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PM Slams BBC Panorama Documentary ahead of World Cup Vote

LONDON, ENGLAND - OCTOBER 13:  Prime Minister David Cameron (R) looks on as President of FIFA Sepp Blatter speaks to the media at number 10 Downing Street on October 13, 2010 in London, England. Cameron and Baltter discussed England's bid for the 2018 World Cup after meeting with Government ministers and bid ambassadors.  (Photo by Alex Morton-Pool/Getty Images)
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Paul ReeceContributor IIDecember 13, 2016

British PM David Cameron has admitted his frustration at the BBC's (British Broadcasting Corporation) decision to broadcast a controversial Panorama episode before the World Cup vote.

England's hope of hosting the 2018 World Cup is disappearing fast following a number of press stories surrounding the vote.

And with major nations in South America and Asia now voicing support for the Spain/Portugal joint bid, England have dropped from favorites to outsiders.

And the PM has now criticised the decision to broadcast the episode, which investigates FIFA, so close to the crucial vote.

Cameron told BBC's Football Focus, which will air tomorrow: "Is it frustrating that Panorama's doing this programme a few days before? Of course it is.

"But it's a free country and you have to roll with that. I think FIFA will understand that and I think we also have to try and convince them that, yes we've got a robust and independent media, but our media love football and when it comes to the World Cup in terms of audience, in terms of the press coverage around the world, actually the media will give it a fantastic boost here in this country."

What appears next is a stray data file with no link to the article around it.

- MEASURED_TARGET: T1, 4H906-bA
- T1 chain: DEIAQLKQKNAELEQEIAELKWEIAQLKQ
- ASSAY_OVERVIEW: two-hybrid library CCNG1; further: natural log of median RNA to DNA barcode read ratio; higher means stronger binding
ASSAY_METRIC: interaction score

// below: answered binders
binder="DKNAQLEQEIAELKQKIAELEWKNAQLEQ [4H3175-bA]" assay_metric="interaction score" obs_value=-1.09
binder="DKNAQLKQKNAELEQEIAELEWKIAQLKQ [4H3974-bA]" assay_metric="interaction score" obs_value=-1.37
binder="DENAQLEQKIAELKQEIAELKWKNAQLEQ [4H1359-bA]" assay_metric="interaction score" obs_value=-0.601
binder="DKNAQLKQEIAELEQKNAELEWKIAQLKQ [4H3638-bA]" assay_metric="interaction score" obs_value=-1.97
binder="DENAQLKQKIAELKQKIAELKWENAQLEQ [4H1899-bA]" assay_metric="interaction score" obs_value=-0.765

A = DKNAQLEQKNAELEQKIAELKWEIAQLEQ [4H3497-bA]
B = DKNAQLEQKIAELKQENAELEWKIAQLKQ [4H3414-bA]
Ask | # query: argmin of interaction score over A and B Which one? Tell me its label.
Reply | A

The BBC have said the programme is in the public's interest but it has attracted controversy for being so close to the vote.

FIFA vice president Jack Warner has already suggested the programme will harm England's bid.

Speaking earlier this week he told Trinidad paper Newsday: "I think they [Panorama] have a death-wish for the English FA and I hope they fail because it isn't too correct what they're trying to do.

"We have not decided how we're voting in the CONCACAF. I know that, in some ways, our votes are key to what's happening.

"On Monday, I'll meet my team and then we shall decide."

The draw next Tuesday will decide England's fate, with the 1966 winners competing with joint bids from Spain/Portugal, Belgium/Holland and Russia.

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